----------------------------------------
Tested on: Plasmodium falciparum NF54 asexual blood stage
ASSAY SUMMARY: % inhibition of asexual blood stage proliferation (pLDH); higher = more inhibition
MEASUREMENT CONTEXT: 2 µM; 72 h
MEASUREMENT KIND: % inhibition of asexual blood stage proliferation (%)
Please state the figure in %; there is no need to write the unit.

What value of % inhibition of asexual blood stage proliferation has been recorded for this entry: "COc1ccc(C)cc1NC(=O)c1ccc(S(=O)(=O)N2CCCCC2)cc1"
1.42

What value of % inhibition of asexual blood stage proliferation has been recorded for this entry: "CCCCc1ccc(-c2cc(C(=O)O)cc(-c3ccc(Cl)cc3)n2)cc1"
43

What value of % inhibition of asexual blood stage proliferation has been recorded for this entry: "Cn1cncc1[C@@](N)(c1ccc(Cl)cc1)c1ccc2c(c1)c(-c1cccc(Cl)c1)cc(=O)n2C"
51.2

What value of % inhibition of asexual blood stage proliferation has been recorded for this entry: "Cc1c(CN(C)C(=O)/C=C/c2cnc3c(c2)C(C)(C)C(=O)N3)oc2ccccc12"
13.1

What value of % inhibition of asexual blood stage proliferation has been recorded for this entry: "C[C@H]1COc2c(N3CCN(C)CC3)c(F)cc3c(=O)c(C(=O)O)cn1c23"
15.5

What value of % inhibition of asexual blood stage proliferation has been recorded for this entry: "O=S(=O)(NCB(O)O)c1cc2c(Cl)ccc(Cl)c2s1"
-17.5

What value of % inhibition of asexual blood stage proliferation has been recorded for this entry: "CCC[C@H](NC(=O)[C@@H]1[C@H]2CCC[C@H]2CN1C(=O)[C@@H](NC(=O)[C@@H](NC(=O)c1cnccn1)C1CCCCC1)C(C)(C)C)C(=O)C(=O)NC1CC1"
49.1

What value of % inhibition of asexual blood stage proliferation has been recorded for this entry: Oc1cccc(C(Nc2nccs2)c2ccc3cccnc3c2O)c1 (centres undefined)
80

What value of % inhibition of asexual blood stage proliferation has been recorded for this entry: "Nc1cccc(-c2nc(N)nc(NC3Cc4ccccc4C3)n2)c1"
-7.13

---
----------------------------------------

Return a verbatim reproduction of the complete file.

Tested on: Plasmodium falciparum NF54 asexual blood stage
ASSAY SUMMARY: % inhibition of asexual blood stage proliferation (pLDH); higher = more inhibition
MEASUREMENT CONTEXT: 2 µM; 72 h
MEASUREMENT KIND: % inhibition of asexual blood stage proliferation (%)
Please state the figure in %; there is no need to write the unit.

What value of % inhibition of asexual blood stage proliferation has been recorded for this entry: "COc1ccc(C)cc1NC(=O)c1ccc(S(=O)(=O)N2CCCCC2)cc1"
1.42

What value of % inhibition of asexual blood stage proliferation has been recorded for this entry: "CCCCc1ccc(-c2cc(C(=O)O)cc(-c3ccc(Cl)cc3)n2)cc1"
43

What value of % inhibition of asexual blood stage proliferation has been recorded for this entry: "Cn1cncc1[C@@](N)(c1ccc(Cl)cc1)c1ccc2c(c1)c(-c1cccc(Cl)c1)cc(=O)n2C"
51.2

What value of % inhibition of asexual blood stage proliferation has been recorded for this entry: "Cc1c(CN(C)C(=O)/C=C/c2cnc3c(c2)C(C)(C)C(=O)N3)oc2ccccc12"
13.1

What value of % inhibition of asexual blood stage proliferation has been recorded for this entry: "C[C@H]1COc2c(N3CCN(C)CC3)c(F)cc3c(=O)c(C(=O)O)cn1c23"
15.5

What value of % inhibition of asexual blood stage proliferation has been recorded for this entry: "O=S(=O)(NCB(O)O)c1cc2c(Cl)ccc(Cl)c2s1"
-17.5

What value of % inhibition of asexual blood stage proliferation has been recorded for this entry: "CCC[C@H](NC(=O)[C@@H]1[C@H]2CCC[C@H]2CN1C(=O)[C@@H](NC(=O)[C@@H](NC(=O)c1cnccn1)C1CCCCC1)C(C)(C)C)C(=O)C(=O)NC1CC1"
49.1

What value of % inhibition of asexual blood stage proliferation has been recorded for this entry: Oc1cccc(C(Nc2nccs2)c2ccc3cccnc3c2O)c1 (centres undefined)
80

What value of % inhibition of asexual blood stage proliferation has been recorded for this entry: "Nc1cccc(-c2nc(N)nc(NC3Cc4ccccc4C3)n2)c1"
-7.13

---